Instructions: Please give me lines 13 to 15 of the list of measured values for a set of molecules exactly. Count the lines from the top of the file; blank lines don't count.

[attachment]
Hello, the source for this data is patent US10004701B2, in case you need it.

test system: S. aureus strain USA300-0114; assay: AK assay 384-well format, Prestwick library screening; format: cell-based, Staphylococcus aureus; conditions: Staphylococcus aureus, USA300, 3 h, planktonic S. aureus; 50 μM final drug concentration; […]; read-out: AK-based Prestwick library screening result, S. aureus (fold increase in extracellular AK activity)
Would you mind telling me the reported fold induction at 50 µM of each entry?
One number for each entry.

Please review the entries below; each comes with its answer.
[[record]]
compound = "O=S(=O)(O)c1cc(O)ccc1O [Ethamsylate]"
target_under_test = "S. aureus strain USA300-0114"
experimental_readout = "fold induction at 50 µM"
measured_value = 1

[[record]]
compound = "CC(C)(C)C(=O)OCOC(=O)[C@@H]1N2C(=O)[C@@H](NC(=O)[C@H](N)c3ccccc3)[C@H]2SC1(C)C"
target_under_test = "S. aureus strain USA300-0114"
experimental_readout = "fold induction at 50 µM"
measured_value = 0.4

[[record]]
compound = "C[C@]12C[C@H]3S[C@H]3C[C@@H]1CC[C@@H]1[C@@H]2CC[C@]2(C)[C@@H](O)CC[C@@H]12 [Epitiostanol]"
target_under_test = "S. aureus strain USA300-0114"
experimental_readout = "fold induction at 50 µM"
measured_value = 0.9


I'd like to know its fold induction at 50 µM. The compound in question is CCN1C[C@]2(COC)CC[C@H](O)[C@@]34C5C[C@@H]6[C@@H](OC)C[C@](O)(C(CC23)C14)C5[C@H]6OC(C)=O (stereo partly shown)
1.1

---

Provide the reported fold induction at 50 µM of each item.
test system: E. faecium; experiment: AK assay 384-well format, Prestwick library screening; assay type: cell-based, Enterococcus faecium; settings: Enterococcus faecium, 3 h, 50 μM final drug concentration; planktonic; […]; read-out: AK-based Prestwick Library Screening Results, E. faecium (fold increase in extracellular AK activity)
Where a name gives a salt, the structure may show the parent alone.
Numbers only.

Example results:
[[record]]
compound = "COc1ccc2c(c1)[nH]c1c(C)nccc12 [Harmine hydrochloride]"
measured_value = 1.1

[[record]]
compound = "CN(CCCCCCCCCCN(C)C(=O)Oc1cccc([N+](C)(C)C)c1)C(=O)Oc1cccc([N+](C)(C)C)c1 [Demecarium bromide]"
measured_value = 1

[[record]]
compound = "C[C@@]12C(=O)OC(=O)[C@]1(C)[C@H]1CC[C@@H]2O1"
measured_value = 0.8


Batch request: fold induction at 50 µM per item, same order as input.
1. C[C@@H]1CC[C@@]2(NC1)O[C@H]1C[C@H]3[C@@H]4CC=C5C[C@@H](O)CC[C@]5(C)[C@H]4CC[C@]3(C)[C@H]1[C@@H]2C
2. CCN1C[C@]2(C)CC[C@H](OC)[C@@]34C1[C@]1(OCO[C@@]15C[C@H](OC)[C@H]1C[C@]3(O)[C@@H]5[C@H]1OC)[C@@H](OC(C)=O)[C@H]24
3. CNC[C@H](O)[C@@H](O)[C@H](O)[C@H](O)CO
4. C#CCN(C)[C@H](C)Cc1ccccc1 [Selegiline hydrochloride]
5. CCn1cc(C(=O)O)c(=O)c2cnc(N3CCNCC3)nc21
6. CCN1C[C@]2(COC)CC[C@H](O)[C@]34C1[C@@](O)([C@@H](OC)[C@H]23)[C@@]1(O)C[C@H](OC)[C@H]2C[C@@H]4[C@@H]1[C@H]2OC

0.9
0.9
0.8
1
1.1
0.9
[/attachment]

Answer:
target_under_test = "S. aureus strain USA300-0114"
experimental_readout = "fold induction at 50 µM"
measured_value = 0.4